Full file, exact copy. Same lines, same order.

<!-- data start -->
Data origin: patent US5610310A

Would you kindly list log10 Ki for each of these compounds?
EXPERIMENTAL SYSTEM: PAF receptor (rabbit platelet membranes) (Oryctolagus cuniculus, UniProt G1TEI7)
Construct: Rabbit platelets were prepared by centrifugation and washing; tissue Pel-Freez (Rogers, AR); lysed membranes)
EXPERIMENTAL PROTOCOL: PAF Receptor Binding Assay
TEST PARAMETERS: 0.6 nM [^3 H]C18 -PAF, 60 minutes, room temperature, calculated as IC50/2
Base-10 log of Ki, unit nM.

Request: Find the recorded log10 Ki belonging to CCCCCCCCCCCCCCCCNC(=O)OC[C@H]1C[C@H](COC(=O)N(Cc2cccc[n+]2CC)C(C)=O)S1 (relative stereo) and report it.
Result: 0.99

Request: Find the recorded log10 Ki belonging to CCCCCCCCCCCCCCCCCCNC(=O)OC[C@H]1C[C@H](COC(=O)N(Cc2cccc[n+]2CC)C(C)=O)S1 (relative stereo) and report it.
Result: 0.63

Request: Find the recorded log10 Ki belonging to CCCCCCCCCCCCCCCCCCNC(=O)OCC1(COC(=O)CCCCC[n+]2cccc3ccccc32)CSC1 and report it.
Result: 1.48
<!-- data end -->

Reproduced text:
Data origin: patent US5610310A

Would you kindly list log10 Ki for each of these compounds?
EXPERIMENTAL SYSTEM: PAF receptor (rabbit platelet membranes) (Oryctolagus cuniculus, UniProt G1TEI7)
Construct: Rabbit platelets were prepared by centrifugation and washing; tissue Pel-Freez (Rogers, AR); lysed membranes)
EXPERIMENTAL PROTOCOL: PAF Receptor Binding Assay
TEST PARAMETERS: 0.6 nM [^3 H]C18 -PAF, 60 minutes, room temperature, calculated as IC50/2
Base-10 log of Ki, unit nM.

Request: Find the recorded log10 Ki belonging to CCCCCCCCCCCCCCCCNC(=O)OC[C@H]1C[C@H](COC(=O)N(Cc2cccc[n+]2CC)C(C)=O)S1 (relative stereo) and report it.
Result: 0.99

Request: Find the recorded log10 Ki belonging to CCCCCCCCCCCCCCCCCCNC(=O)OC[C@H]1C[C@H](COC(=O)N(Cc2cccc[n+]2CC)C(C)=O)S1 (relative stereo) and report it.
Result: 0.63

Request: Find the recorded log10 Ki belonging to CCCCCCCCCCCCCCCCCCNC(=O)OCC1(COC(=O)CCCCC[n+]2cccc3ccccc32)CSC1 and report it.
Result: 1.48